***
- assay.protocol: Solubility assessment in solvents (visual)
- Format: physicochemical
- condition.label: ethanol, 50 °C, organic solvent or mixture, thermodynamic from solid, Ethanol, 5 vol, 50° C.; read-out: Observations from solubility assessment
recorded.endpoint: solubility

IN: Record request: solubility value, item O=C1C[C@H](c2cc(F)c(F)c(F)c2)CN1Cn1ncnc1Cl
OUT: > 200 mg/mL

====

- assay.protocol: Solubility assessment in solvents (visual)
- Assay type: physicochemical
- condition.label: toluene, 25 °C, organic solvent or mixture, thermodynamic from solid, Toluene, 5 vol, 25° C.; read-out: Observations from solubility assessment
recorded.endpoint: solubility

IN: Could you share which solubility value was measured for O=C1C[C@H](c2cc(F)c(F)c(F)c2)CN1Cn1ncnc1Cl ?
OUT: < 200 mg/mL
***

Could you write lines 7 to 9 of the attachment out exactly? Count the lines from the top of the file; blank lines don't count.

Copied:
====

- assay.protocol: Solubility assessment in solvents (visual)
- Assay type: physicochemical